ServersVision for Apache: Put on a Happy Face Page 2

Vision for Apache: Put on a Happy Face Page 2

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Interestingly, Vision for Apache is defined by Focus Array as a “Closed-Source/Open-Design” project. This means that you don’t get the source, but “everyone” has input to the design of the product. I’m not exactly sure what that means. This is a commercial product, make no bones about it.

It’s free for noncommercial use, but if you use it under commercial activities, Focus expects you to register it for 99 pounds (around US$159). But that also includes 12 months of service, so you can consider it a service fee. Focus is based in Great Britain, which may effect how useful this service is to you. Also, purchasing the license provides you with some updates that non-license holders don’t get, or don’t get as quickly as you do.

I downloaded Vision for Apache right from the Focus Array Web site to give it a good going over. I tested it on a shrink-wrapped version of Red Hat 6.1, which was my prime testbed. I also tried it on a PII-300 running Windows 98, just to see how well it worked there. I ran into no troubles during my limited testing on Windows. I even tried it on an Apple Imac running MacOS 8.6, but with no luck at all. The reason is pretty weird: Vision for Apache uses filenames that have more than the Mac’s 31 character limit.

Why Vision for Apache needs more than 31 characters for a filename is beyond me, but it’s a shame that Mac users are, once again, given such short consideration. I hear that Focus will support the Mac in later versions. Finally, I also used the Java implementation provided on the Vision for Apache Web site, since most people will most probably do that. Vision for Apache requires the JFC/Swing JavaBeans in Java 2.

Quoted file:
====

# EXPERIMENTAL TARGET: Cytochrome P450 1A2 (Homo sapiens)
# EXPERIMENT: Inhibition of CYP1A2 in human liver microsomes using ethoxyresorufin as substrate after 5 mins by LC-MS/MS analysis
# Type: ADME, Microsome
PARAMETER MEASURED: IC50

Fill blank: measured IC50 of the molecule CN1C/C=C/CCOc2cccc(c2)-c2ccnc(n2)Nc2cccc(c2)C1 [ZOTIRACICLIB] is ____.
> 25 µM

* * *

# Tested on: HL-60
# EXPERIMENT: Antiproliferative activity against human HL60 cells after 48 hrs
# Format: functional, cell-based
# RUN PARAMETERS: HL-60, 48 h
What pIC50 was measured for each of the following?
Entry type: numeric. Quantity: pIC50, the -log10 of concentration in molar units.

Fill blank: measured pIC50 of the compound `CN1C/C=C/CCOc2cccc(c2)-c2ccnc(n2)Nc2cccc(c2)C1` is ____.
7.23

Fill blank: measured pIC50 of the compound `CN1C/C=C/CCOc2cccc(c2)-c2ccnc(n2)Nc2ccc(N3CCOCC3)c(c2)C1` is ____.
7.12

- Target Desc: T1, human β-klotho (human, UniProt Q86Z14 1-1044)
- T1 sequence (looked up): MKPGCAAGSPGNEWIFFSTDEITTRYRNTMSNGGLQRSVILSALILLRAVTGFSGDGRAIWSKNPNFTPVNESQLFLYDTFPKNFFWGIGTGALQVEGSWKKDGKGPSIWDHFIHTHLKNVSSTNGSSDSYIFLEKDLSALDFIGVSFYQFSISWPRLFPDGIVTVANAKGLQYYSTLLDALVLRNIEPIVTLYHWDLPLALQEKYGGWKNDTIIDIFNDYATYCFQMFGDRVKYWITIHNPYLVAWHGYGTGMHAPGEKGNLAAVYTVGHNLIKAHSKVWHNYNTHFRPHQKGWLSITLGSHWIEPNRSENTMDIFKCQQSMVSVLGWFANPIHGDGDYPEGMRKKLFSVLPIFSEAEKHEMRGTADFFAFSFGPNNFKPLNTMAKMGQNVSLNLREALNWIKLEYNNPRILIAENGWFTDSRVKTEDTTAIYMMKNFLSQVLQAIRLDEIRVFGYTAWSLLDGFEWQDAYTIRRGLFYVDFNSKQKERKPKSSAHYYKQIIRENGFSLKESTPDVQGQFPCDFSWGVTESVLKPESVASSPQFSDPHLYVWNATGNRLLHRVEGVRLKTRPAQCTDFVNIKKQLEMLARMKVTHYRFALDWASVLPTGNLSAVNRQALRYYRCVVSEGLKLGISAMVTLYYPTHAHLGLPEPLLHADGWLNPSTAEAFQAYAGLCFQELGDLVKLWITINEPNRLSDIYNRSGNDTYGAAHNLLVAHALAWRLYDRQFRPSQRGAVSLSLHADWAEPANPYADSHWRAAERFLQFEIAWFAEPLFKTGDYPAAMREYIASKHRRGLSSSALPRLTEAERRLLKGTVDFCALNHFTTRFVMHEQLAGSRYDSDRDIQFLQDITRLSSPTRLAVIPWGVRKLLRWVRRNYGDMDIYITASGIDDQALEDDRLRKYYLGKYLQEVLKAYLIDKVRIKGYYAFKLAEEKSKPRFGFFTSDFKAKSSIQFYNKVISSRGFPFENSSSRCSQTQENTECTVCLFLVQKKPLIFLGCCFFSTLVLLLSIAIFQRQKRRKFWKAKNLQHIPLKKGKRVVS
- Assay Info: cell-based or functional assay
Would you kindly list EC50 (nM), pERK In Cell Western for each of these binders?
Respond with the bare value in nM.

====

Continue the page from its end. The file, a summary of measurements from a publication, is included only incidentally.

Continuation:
Downloading and installing Vision for Apache presented no problems whatsoever. Before you can actually run Vision for Apache, you must merge all your Apache configuration files (httpd.conf, srm.conf, and access.conf) to a single httpd.conf file. That’s not necessarily a big deal; most people have done that anyway and the later versions of Apache ship that way as well.

If, however, you prefer keeping the three configuration files, Vision for Apache is not for you as it requires this merging. It also requires that this merged file abide by some commenting rules as well, so even if you have a single httpd.conf file, you will still most likely need to hand-edit your file.

( A short note: if you do need to merge your files, be sure to add:

ResourceConfig /dev/null
AccessConfig /dev/null

to your new httpd.conf file. This isn’t mentioned in the Vision for Apache docs, but it’s required to allow Apache to start without the other two files.)

Next: How Effective is the Graphical Interface? »

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